For his part, Quejada, who standardized training procedures for store operations during his first two years with the company, is constantly finding ways to enhance Yellow Cab’s service execution. Cashiers and servers are trained to become more customer-oriented, and with the opening of more branches in key areas of the city, the pizza company is gradually improving its delivery service.
He’s also focused on strengthening relationships, and not just with Yellow Cab’s customers. In his previous job, Quejada was known as a trouble shooter, the guy bosses sent to problematic stores to straighten out issues that dealt mostly with people. As a troubleshooter, the COO’s problem-solving style is simple—too simple, in fact, you’d think there was a catch to it. “My mentality is this,” says Quejada, “I always ask myself, ‘What is the problem in this situation and how can I solve it?’ Then I communicate the answer to the people involved. That’s it!”
Though the answer elicits reactions of surprise and disbelief, the COO has apparently settled enough conflicts to know his approach works. “You know, I realize that most of the problems, and not just in restaurant management, just require you to go back to the basics. All you have to do is ask yourself what the problem is and how best to solve it,” he says. “Managing expectations is one solution—don’t over promise. Adjusting to a current situation is another. Face the facts, and proactively deal with them. It actually just takes a couple of tweaks to solve something you’d initially think of as a huge deal,” he points out. “The simplicity of how you think can already solve a lot of problems.”
The rule applies to staff, as well. Noting the dynamic nature of people (some work better alone, others with a team), Quejada says the bottom line to all their woes is this: “People value relationships, they just want to be recognized and appreciated.”
And so, the COO who worked his way up from cleaning fast-food restrooms makes sure to engage in friendly conversations with Yellow Cab crew members during twice monthly visits to stores. As a leader, marketing manager Mamaclay describes Quejada as “very approachable,” and like Yellow Cab’s 100 branches, is readily accessible 24/7. During one particularly devastating typhoon, when all power lines were down and store managers could not be reached, frantic crew members were able to get a hold of Quejada. “Buti nalang sumagot ka!” they told him, relieved.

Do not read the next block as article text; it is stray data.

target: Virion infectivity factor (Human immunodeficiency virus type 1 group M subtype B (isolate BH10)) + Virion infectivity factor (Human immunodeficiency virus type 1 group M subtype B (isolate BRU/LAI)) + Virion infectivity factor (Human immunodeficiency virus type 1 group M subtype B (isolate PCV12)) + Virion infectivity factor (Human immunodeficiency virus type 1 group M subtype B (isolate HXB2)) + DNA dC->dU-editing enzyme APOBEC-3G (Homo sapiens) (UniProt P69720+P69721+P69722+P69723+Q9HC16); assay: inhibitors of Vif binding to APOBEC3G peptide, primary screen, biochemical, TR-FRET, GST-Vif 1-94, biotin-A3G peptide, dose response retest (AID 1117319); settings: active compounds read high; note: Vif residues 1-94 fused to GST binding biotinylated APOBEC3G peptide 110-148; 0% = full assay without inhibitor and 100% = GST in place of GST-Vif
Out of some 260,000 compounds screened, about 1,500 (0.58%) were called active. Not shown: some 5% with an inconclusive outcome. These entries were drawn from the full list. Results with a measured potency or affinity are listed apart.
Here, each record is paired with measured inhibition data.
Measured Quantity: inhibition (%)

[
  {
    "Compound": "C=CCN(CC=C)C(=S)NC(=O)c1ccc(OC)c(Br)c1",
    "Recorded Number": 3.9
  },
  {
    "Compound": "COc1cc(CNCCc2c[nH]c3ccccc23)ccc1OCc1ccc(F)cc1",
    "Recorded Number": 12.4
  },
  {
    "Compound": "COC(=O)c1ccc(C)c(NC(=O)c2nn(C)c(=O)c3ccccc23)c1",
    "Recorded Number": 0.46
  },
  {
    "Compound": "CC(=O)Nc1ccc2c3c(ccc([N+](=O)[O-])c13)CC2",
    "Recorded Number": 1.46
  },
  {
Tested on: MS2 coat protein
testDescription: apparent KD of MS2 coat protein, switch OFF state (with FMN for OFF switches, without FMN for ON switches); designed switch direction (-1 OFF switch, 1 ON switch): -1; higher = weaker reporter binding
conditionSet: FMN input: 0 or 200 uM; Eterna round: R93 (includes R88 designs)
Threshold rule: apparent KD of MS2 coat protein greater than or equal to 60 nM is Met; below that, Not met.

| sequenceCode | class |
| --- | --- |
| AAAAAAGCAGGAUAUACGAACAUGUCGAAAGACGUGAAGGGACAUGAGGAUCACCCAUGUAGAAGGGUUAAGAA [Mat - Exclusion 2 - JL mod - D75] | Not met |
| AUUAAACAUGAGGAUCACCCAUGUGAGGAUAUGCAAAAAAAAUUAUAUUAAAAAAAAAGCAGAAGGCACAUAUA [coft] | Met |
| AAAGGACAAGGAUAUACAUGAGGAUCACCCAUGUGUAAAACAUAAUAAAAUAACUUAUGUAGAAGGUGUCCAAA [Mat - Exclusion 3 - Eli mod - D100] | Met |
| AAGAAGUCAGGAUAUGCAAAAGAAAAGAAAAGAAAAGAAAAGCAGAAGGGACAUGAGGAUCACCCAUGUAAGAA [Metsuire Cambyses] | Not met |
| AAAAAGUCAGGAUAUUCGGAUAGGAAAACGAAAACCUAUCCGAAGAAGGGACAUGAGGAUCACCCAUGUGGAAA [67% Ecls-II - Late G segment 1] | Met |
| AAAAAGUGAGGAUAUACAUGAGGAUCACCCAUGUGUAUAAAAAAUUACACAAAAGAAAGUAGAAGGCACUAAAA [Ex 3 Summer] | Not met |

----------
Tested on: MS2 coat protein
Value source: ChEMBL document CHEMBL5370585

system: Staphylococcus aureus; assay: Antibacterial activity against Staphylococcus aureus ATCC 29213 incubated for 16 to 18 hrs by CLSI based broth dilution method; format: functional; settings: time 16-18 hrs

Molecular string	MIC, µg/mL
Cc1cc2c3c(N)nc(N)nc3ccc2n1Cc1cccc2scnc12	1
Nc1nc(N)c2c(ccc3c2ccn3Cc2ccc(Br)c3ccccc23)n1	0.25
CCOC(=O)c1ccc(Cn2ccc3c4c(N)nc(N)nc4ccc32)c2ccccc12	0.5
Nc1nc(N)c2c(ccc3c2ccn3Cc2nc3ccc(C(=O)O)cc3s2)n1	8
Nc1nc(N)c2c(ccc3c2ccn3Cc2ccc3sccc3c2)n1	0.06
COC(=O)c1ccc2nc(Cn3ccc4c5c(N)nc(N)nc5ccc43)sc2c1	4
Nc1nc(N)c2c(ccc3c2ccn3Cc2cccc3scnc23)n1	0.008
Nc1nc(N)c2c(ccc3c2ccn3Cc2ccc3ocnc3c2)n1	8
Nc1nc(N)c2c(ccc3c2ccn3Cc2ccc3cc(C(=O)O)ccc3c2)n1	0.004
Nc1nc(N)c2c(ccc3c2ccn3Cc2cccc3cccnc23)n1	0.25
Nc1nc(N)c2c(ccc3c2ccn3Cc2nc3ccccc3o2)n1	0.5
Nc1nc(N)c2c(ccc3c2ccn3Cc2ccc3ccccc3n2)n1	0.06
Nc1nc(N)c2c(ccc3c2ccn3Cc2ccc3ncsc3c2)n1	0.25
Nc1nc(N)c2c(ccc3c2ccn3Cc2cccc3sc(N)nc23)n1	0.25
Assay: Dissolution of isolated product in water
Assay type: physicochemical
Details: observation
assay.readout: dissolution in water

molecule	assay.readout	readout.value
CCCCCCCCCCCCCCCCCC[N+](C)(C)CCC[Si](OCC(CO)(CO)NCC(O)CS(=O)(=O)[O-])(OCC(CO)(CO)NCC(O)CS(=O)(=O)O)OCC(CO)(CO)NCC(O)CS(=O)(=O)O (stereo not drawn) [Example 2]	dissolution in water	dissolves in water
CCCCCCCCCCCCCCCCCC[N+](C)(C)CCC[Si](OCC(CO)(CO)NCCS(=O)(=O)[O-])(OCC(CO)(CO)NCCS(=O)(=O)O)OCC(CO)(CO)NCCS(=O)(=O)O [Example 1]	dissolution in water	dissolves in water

Acknowledging the unpredictability of running a restaurant, plus the fact that he is directly accountable for anything that happens in the branches, Quejada also admits, “I don’t look at my work as work. If I stop working, my life stops.”
Indeed, this COO appears to be working all the time. A voracious reader, he describes his house as a library filled with management and marketing books, from Stephen R. Covey’s timeless The 7 Habits Of Highly Effective People; Jim Collins’ Good To Great and Great By Choice; to Robert Kaplan and David Norton’s Balanced Scorecard and The Execution Premium. Meanwhile, his wife, Abby, who was previously connected with a telecommunications service provider before she gave birth to their daughter, now 6, serves as his adviser of sorts. “She has an eye for marketing,” he says.
Still, it’s not like he doesn’t know how to relax and have a good time. Quejada, who was on the University of the Philippines’ volleyball team, now bikes and plays badminton and encourages Yellow Cab’s staff to be active in their own way.
The Quejadas also like to eat out, and when this COO takes his wife and daughter to Yellow Cab on the weekends, he isn’t on official business. Hot wings chicken, Spaghetti Alfredo, and his must-have New York’s Finest pizza are always what they order. “We love the food!” exclaims this loyal customer.